Tuesday, 12 February 2019

Friday, 8 February 2019

It's a look



Introducing... "The Voluptuous Horror of Karen Black", aka performance artist Kembrah Pfahler and her cohorts, "a theatrical glam-punk-metal unit who, to match the Rocky Horror-style teased black bouffant wigs, blacked-out teeth, black stiletto boots, black underwear and nude ladies painted blue, pink and yellow, play standard-issue riff'n'roll that nods to everyone from Suzi Quatro to Siouxsie Sioux, Alice Cooper to Marilyn Manson."

In addition to the description above of her band, Ms Pfahler herself was reverently characterised by the Guardian as:
"...a musician, actress and multimedia performance artist who as a kid attended a nursery school where there were rumoured to be satanic cults, afterwards confessing that she was pissed off that there actually weren't; who appeared in a Calvin Klein "heroin chic" ad campaign that led to dope dealers on her block in New York naming a strain of junk after her; who has been a wrestler and appeared in numerous Super 8 horror and fetish movies; who was mugged to within an inch of her life but survived; who mimes onstage fornication with a skeleton symbolising her deceased boyfriend and other such transgressive acts including cracking paint-filled eggs on her vulva; who has cavorted in the recording studio with notorious coprophiliac GG Allin; who was into body mutilation and dysmorphia and so wanted to challenge preconceived notions of female sexuality that she SEWED UP HER VAGINA."
A great person to invite to a party - if among the guests at that party were Aleister Crowley, Félicien Rops, Tallulah Bankhead, Gabriele D'Annunzio and Bertolt Brecht, of course...

Read an interview with the eccentric Kembrah Fahler over at the ever-wonderful Dangerous Minds.

Wednesday, 6 February 2019

Demise of another London landmark



Oh, dear. For the second time in recent years, the venerable music retailer HMV (formerly known as "His Master's Voice") has had to be rescued from going into administration.

The new Canadian owner has announced, however, that 27 stores in the chain will close - including the "granddaddy" of the lot, the Art Deco audiophile emporium on Oxford Street...











It will leave one helluva gap in the history of London's premier shopping street.

RIP.

Friday, 1 February 2019

'Do of the Day...



...belongs to today's birthday girl the divine La Tebaldi, one of the greatest opera singers of all time, and long-time rival to Callas!

Quite a splendid 'do it was, too, in all its guises:











Her outfits veered on the OTT, too:



...and here is the great diva herself, in a brilliant duet with the "Prince of Tenors":


So, let us join her compatriots Regine Crespin and Rita Reznik - and raise our glasses in a toast: "The higher the hair, the closer to God!"



Renata Ersilia Clotilde Tebaldi (1st February 1922 – 19th December 2004)

Monday, 28 January 2019

Tuesday, 22 January 2019

Yeah. You know Haus!



From the Bauhaus 100 site:
From foundation, the Bauhaus saw itself as a part of the modern movement and as its mediator. Created from the migration of artists and ideas, it developed in constant interaction with various groups of architects, urban planners, artists, scientists and designers. The constitutive ideas of the Bauhaus come from the Arts and Crafts Movement of the prewar period, especially the progressive education movement and the concept of the Gesamtkunstwerk (total work of art) that unites all of the arts as well as aesthetic education in all areas of life as represented by the Deutscher Werkbund (German Work Federation) and Art Nouveau...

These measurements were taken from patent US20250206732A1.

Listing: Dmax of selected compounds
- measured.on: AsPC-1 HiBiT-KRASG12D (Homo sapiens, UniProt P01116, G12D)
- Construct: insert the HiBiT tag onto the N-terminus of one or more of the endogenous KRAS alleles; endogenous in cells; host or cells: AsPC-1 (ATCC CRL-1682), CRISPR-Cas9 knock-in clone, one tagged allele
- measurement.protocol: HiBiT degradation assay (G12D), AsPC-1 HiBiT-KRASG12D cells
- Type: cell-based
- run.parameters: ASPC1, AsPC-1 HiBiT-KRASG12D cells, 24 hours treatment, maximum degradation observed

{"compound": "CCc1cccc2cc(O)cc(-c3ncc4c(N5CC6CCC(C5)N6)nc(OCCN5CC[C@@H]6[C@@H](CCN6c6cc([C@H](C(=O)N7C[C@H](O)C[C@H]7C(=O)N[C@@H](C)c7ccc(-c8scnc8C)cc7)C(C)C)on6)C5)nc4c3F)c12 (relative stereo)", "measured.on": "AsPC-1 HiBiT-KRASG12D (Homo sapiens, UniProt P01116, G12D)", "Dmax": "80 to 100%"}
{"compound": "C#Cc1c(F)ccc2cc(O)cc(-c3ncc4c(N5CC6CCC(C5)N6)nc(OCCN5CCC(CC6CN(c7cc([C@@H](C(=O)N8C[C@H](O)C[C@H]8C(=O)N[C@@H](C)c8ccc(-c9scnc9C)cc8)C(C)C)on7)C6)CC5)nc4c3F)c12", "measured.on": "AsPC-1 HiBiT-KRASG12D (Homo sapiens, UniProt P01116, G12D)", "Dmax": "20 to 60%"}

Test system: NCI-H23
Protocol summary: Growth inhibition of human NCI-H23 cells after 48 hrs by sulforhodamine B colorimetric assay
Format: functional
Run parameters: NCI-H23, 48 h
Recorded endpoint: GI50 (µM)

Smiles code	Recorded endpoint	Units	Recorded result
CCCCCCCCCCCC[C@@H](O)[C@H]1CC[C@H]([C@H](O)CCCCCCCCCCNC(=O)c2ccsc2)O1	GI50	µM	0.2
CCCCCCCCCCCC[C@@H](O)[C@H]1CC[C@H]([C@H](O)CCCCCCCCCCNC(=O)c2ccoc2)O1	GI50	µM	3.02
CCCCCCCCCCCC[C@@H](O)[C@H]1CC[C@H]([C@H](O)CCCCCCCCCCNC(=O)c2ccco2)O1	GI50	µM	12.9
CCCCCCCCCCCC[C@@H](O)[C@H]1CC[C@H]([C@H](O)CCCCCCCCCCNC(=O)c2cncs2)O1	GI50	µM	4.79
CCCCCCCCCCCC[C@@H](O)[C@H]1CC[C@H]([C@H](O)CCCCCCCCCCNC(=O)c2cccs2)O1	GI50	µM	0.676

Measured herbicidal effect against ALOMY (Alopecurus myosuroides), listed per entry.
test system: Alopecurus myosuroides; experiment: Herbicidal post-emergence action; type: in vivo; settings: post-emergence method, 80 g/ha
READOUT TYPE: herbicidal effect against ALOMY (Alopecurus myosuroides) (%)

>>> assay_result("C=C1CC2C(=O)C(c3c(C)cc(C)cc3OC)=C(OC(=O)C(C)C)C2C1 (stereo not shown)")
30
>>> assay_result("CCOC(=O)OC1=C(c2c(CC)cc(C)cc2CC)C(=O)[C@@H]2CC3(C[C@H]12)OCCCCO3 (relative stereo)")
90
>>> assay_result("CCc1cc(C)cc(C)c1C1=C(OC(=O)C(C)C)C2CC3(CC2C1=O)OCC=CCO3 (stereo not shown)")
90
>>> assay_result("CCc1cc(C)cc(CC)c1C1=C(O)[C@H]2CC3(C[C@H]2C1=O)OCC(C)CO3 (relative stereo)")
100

...The return to craftsmanship was not connected with the intention of creating industrialised reproductions of past styles that evolved from craftsmanship but with the development of a new formal vocabulary based on experimentation and craftsmanship that would do justice to the industrial manufacturing process...

...The artist William Morris (1834–1896) was the founder and leader of a reform movement that aspired to counter the cultural damage caused by industrialisation. Starting in 1861, he revived historic handicraft techniques in his workshops and used them to produce high quality goods such as fabrics, carpets, glass paintings, furniture and everyday objects. In his own publishing company, Kelmscott Press, he produced books that paved the way for Art Nouveau.

Morris triggered a wave of reform that was to reach Germany later, where industrialisation had achieved a new quality after the foundation of the German Reich in 1871. Germany also recognised that well-designed industrial products represented a significant economic factor. The British educational system was analysed in order to reform the German schools of arts and crafts. An entire generation of painters now understood that the applied arts were their most important task. The Dresden Workshops (1898), whose ‘machine furniture’ was designed by Richard Riemerschmid, are the best-known example of the many workshops established on German soil. In 1903, the Wiener Werkstätte (Viennese Workshop) was established in Austria with Josef Hoffmann and Koloman Moser as its most important representatives.

The Weimar State Bauhaus was founded [in 1919] by Walter Gropius with the goal of overcoming the division between the artisan and the artist. The employees of the Bauhaus wanted to eliminate social differences through their creative work.
But, as they say, "all work and no play makes Jack a dull boy". And in the hands of Oskar Schlemmer (Master of the mural-painting and sculpture departments at the Bauhaus), the enthusiasms of the students "at play" certainly knew no bounds...













I feel a future theme for Gay Pride outfits coming on...